Lightfoot’s decision to eliminate library fines triggers 240% increase in book returns

Library Commissioner Andrea Telli says hundreds of long-overdue books have been returned in the three weeks since Chicago became the nation’s largest major city to jump on the no-fine bandwagon.

SHARE Lightfoot’s decision to eliminate library fines triggers 240% increase in book returns
Library books.

Chicago is now the nation’s biggest major city to jump on the bandwagon against late fees for overdue library books.

Sun-Times file photo

Mayor Lori Lightfoot’s decision to eliminate library late fees and lure scofflaw patrons back to Chicago Public Libraries by erasing outstanding debt already is working wonders, aldermen were told Wednesday.

Testifying at City Council budget hearings, Library Commisioner Andrea Telli said hundreds of long-overdue books have been returned in the three weeks since Chicago became the nation’s largest major city to jump on the no-fine bandwagon.

“The amount of books returned has increased by 240 percent. A huge increase in the number of books coming back. We’re very, very happy to have that. … Those books have a value and cost money to buy. We want those assets back. We also want the patron to come back,” Telli said.

Telli noted that forgoing library fines is a national trend — and for good reason. They’re a barrier to library use, particularly in impoverished neighborhoods where “people can’t afford to pay the fines” and libraries can be a safe haven.

“People have a library book or many library books. Those books become overdue. ... They owe fines and then they’re afraid to come back to the library because they can’t pay the fines. So we not only lose that revenue, which we would never have collected in the first place. But we lose the books and we lose the patron,” she said.

Telli is certain scofflaw patrons are returning now that their fines have been wiped off the books.

“Just by word of mouth and also on the library’s social media pages like Facebook, we saw a lot of patrons say, ‘Oh my God. This is so great. I’m gonna bring back my books. I’ve been hesitant to come back to the library because I owe these fines,’” Telli said.

Lightfoot’s 2020 budget includes an $18 million property tax increase to honor her promise to establish Sunday hours at Chicago’s 77 branch libraries.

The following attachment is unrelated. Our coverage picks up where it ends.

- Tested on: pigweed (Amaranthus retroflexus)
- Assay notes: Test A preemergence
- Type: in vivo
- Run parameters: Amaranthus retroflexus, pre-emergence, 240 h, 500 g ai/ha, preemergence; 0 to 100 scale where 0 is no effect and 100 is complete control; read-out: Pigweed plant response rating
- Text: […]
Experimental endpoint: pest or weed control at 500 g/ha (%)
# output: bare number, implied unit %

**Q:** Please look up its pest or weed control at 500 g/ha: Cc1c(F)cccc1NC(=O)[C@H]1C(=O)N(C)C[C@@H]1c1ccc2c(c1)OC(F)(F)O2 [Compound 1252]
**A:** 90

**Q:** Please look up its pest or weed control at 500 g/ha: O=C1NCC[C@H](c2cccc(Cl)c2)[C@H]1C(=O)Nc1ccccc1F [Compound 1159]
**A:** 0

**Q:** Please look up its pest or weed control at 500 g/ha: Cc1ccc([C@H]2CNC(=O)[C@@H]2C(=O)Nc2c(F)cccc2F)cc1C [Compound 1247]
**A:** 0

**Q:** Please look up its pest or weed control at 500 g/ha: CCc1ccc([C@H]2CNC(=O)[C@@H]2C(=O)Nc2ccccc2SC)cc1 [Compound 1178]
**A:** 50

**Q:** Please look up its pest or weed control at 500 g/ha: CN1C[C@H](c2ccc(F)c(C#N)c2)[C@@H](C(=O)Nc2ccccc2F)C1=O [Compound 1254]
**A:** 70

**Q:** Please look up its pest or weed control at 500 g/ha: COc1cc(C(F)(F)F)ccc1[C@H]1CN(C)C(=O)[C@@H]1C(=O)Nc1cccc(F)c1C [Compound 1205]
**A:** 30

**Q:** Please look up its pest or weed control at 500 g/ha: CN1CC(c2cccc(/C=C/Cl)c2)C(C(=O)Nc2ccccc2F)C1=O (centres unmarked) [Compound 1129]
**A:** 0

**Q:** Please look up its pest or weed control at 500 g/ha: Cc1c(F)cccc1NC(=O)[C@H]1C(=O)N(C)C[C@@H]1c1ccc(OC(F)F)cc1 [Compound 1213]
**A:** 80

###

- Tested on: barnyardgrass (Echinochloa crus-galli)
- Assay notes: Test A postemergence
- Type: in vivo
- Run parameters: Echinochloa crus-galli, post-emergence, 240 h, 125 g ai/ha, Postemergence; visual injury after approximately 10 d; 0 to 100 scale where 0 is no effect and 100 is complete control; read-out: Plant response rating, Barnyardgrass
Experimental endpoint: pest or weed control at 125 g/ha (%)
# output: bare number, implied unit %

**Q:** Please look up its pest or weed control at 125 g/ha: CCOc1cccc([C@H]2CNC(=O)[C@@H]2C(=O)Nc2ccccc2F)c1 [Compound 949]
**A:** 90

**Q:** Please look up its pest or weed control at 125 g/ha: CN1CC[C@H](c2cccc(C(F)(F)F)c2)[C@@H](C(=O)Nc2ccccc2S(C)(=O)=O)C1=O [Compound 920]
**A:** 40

Currently, the Harold Washington central library and three regional libraries — Woodson, Sulzer and Legler — are open 1 p.m. to 5 p.m. on Sundays.

Branch libraries ultimately will match those Sunday hours — but not until the end of next year.

The expansion will be phased in as fast as a hiring blitz will allow.

The library system now has 180 vacant positions. The 2020 budget includes an increase of 62 full-time staffers and 115 more part-time employees to accommodate Sunday hours.

“We’re expediting filling those vacancies as quickly as possible in order to bring staffing up to where we can add those additional hours. … We have to follow the labor agreements and the Department of Human Resources process for hiring,” Telli said.

“So we’ll be rolling it out equitably across the city to open maybe 15 or 20 branches at a time, depending on how quickly we can get through the hiring process. We also want to make sure there aren’t any pockets in the city where many branches in this area are open on Sundays and very few in this other area. So we’re gonna roll that out very carefully.”

Library Commissioner Andrea Telli (second from the left) with Mayor Lori Lightfoot (far right) and the mayor’s wife, Amy Eshleman (center) at McKinley Park library earlier this year.

Library Commissioner Andrea Telli (second from the left) with Mayor Lori Lightfoot (far right) and the mayor’s wife, Amy Eshleman (center) after unveiling the “Summer of Learning” program at McKinley Park library earlier this year.

Fran Spielman/Sun-Times

Lightfoot’s decision to try to expand library service — and raise property taxes to pay for it — is not surprising.

Former Library Commissioner Mary Dempsey, who resigned in 2011 to protest Mayor Rahm Emanuel’s cuts to library hours and services, is a close friend, former co-worker, campaign advisor and contributor to Lightfoot.

And Lightfoot’s wife, Amy Eshleman, served as an assistant library commissioner under Dempsey. Eshleman is credited with helping to develop YOUmedia, a digital center tailor-made for teenagers.

Adding fuel to the fire was a recent follow-up audit by Inspector General Joe Ferguson, which concluded that staffing at Chicago’s 80 public libraries was still not aligned with community needs a year after he recommended a “systemwide workload analysis” to better serve patrons.

The Latest
The man, 49, was found with multiple gunshot wounds to the body in the 4300 block of West 25th Street around 3:26 p.m. police received an alert from gunshot detection technology.
Colin Hinkle, a professional drone pilot, noticed the red dye mixing with the green water of the fountain early Saturday morning and saw spray paint on the ground that read, “Gaza is bleeding” and “Stop the genocide.” 'That’s when I realized it was a protest,’ Hinkle said.
It’s not just the losing. It’s the way they’re losing. Missing the cutoff man, committing balks, blowing 5-1 leads on consecutive nights against the Cubs.
Some business owners are helping to fill the gaps in communities that don’t have a chain coffee shop offering specialty drinks and food.
Police found the man, 44, with multiple gunshot wounds to the body in the 2900 block of South State Street around 10:40 a.m.